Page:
Ester Piovesana graduated in 2015 in Medical and Pharmaceutical Biotechnology at the Vita Salute San Raffaele University in Milan. During her three-year studies, she became passionate about the brain and its mysterious functioning. The first practical experiences began in the laboratory of Prof. Giovanni Piccoli, the goal was to study how a specific mutation (LRRK2 variant G2385R) commonly associated with Parkinson’s disease influenced the trafficking of synaptic vesicles (Carrion et al, Scientific Reports, July 2017).
In 2017 she completed an international master’s degree in Neuroscience at the University of Trieste in collaboration with the University of Zurich. During the master you had the opportunity to work at the Brain Research Institute in Zurich, in the laboratory of regeneration and axonal repair of Prof. Martin Schwab. The master’s study involved the use of a cellular model to study how certain specific proteins, called Nogo proteins, inhibit axonal regeneration after a spinal cord injury (Kaiser et al, eNeuro, September 2020).
During that time Ester became fascinated with a new way in which cells communicated with each other, through small structures called extracellular vesicles (EVs). These vesicles are released from cells and are able to travel long distances carrying and relaying important messages.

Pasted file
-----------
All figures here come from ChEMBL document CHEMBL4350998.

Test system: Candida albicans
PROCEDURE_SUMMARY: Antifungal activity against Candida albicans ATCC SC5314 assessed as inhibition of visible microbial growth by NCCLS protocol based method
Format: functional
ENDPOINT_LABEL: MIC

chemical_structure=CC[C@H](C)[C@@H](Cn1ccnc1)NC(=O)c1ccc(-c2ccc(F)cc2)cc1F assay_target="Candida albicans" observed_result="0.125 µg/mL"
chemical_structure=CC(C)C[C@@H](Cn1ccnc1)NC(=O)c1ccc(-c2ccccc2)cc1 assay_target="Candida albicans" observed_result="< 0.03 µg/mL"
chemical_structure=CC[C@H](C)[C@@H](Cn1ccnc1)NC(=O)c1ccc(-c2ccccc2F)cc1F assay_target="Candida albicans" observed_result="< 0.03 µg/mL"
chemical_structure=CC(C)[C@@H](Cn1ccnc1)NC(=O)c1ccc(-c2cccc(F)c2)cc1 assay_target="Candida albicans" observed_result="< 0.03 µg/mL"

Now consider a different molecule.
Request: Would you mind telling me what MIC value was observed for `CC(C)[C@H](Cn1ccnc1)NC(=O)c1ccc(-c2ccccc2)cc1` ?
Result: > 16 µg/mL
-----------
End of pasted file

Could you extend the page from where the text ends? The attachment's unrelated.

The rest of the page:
In order to better study this new method of cellular communication, she decided to go to work in one of the most advanced laboratories in the sector.
In 2018 she joined Prof. Clotilde Théry’s laboratory in Paris at Institut Curie. In France, Ester learns to work with vesicles and during the Covid-19 pandemic she worked on developing a new therapeutic approach that involved using specific vesicles to try to decrease the infection conferred by Sars-2-Cov in a model cellular (Piovesana et al, Journal of Extracellular Vesicles, 2020).
In 2020, Ester decides to combine her two interests: neuroscience and extracellular vesicles, and enters as a doctoral student to be part of the laboratory of Prof. Paolo Paganetti, at the Bios of Bellinzona. Currently, she is trying to understand how some pathological forms of Tau aggregate and spread in the brain using a cell model that attempts to mimic Alzheimer’s disease (Pedrioli et al, DNA and Cell Biology, 2021).